Unfortunately Past Cure is the classic game, all smoke and no roast. Our adventure will be marked by a succession of events mostly tedious, disconnected from each other and unable to reach an at least acceptable conclusion. If only for the narrative plot, we could also turn a blind eye, but from the point of view of the gameplay, we are not there at all. The Shooting sections recall the titles of 10 years ago, with an aiming and precision system that is embarrassing and incomplete to say the least. Those of infiltration, if we want to call them that, seem to have been placed there without a shred of logical criterion. All this is limited to avoiding noise and occasional stealth kills. Even the powers are not managed properly, failing to offer the player that sense of fulfillment that we would have expected. Find the button, turn off the video surveillance so that you can't be detected, collect items, that's what our skills are reduced to.

Furthermore, there is no possibility of exploiting the covers, in fact we can only lower ourselves. In a 2018 game, can't you fix it? Yes, but paradoxically it is almost a good thing that this choice was made. We could consider it almost "wise" given the scarce Artificial Intelligence. The opposing AI is so bad that at times it made us think that it was not our protagonist who was out of his mind, but rather that it was the enemies who were trying to stop us with incomprehensible actions. For example, there was a time when we were surrounded, no escape, Game Over was near. What's up? Why do the enemies retreat and leave? Here, a sensational no sense that allowed us to recover some health and get back into action. It must be said that the situation improves, but only near the end credits. In fact, the final epilogue brings together what Past Cure was supposed to be. Unfortunately it comes too late when the situation was irremediable.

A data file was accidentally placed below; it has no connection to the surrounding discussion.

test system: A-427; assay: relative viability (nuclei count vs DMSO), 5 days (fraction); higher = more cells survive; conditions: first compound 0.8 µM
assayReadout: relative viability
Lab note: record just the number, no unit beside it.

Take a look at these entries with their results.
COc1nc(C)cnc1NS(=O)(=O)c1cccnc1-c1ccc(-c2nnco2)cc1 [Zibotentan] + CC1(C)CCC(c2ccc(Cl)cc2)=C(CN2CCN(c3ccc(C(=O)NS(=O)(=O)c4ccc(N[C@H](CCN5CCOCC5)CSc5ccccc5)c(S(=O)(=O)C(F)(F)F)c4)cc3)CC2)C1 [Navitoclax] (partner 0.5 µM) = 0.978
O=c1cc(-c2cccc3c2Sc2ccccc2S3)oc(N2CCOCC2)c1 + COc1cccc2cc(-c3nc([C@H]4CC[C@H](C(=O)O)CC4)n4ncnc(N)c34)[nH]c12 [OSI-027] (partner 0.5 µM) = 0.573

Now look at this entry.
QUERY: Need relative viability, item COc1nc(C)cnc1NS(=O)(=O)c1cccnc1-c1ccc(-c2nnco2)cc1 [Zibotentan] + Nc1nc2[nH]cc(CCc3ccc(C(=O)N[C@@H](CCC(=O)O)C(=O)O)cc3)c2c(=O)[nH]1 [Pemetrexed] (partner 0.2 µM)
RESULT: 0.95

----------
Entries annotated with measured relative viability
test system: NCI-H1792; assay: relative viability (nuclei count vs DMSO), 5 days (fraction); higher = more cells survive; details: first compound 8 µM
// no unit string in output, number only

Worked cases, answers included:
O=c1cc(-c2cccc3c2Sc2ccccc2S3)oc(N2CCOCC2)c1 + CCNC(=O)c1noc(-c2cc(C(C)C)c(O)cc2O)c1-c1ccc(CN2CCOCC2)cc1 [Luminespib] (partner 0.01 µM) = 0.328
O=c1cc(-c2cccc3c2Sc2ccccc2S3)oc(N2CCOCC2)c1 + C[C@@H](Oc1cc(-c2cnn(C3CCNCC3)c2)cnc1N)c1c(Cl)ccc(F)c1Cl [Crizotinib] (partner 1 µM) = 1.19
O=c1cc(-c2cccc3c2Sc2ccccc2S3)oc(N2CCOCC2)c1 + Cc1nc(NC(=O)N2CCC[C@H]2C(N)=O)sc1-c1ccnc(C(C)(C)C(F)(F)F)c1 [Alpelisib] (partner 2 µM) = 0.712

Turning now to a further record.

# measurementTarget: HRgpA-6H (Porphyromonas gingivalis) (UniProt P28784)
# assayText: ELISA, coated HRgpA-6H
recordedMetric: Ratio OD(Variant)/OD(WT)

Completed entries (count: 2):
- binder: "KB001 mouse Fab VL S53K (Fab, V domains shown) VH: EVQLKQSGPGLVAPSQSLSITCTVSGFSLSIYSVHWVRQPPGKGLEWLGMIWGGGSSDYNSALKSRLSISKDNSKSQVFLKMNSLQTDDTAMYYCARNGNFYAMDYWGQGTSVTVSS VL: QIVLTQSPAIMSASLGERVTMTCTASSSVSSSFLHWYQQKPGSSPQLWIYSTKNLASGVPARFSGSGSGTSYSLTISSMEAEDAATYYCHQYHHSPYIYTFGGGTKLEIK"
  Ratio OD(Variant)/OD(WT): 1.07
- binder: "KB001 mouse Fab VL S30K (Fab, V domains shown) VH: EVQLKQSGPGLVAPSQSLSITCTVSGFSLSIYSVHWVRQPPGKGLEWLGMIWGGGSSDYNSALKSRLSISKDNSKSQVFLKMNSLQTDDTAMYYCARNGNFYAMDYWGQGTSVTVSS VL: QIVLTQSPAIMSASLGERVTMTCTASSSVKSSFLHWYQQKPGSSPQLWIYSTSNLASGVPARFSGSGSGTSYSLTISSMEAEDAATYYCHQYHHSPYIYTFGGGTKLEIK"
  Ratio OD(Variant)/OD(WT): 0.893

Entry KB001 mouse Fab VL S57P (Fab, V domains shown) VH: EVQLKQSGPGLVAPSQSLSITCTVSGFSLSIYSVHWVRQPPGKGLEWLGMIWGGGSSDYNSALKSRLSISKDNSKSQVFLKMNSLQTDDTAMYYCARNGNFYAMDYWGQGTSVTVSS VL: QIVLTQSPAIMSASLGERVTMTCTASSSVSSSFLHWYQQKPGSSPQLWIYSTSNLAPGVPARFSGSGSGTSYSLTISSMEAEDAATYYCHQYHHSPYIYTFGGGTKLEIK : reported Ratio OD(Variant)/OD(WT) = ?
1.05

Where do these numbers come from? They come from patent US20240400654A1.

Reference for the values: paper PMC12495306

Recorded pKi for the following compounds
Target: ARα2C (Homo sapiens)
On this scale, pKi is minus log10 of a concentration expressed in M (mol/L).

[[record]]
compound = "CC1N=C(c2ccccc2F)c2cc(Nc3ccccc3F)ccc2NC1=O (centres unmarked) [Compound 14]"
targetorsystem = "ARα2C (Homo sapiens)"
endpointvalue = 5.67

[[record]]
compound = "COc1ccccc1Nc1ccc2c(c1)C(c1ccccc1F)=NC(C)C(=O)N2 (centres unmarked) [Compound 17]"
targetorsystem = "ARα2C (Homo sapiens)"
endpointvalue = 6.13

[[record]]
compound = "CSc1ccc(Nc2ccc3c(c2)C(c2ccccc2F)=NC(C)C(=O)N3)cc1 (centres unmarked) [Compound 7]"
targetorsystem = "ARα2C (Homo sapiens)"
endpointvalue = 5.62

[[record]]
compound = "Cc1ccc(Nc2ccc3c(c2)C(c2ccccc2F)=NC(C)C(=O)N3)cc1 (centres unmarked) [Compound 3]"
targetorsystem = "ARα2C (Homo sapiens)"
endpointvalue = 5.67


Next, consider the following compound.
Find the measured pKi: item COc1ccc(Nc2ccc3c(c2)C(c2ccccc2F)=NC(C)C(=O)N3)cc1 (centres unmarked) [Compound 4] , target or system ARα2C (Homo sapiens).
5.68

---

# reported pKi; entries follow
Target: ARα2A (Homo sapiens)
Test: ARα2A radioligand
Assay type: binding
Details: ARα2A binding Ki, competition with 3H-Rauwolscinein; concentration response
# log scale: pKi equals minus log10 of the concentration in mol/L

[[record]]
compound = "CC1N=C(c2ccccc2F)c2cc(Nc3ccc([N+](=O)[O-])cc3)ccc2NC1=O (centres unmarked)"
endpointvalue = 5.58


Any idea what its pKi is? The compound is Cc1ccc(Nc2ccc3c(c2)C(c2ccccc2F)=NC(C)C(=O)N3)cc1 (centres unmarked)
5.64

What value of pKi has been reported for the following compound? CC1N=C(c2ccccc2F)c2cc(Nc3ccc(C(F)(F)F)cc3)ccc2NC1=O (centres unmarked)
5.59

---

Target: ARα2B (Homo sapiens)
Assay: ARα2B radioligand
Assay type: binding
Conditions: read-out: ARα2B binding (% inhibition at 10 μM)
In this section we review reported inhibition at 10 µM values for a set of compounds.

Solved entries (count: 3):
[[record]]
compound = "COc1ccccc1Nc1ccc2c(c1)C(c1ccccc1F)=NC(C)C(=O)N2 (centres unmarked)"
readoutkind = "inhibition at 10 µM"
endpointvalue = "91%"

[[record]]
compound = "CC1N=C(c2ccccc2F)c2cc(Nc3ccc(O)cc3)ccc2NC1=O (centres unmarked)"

Technically to be reviewed

While being able to count onUnreal Engine, Past Cure also lacks a lot from a technical point of view. Graphically, it alternates sections that are more or less nice to look at with others that are clearly recycled and anonymous. A sign of the lack of artistic inspiration of the German team. The animations are not convincing, with flat expressions and dating back at least a decade ago. The framerate is also bad, with frequent slowdowns that negatively affect the gaming experience.

Finally, we would like to point out that the game is subtitled in Spanish and here too there are problems. In fact, it happened that some lines were not translated, remaining in the Anglo-Saxon language, or even entire clips disappeared from the screen. There is an element that can be saved, the soundtrack, not exceptional it is clear, but that is catchy thanks also to the participation of the Belgian electronic group Seiren.


Past Cure
5.3 / 10
Buy on
Available on PS4, XBOX One, PC
    - A good narrative premise ...
    - Inspired atmosphere
    - Good soundtrack
    -... which, however, is lost
    - Technically backward
    - Lots of untapped ideas
The debut work of Phantom 8 Studios had all the credentials to take flight, but unfortunately it did not. Between fistfights, shootings, horror, paranormal, Stealth and so on and so forth, Past Cure lacks an identity of its own. It starts well but ends up getting lost along the way, ending with an ending that, thinking about it, leaves many regrets behind. If the above does not "scare you" and the game intrigues you anyway, we advise you to wait for a significant price cut.
Final judgement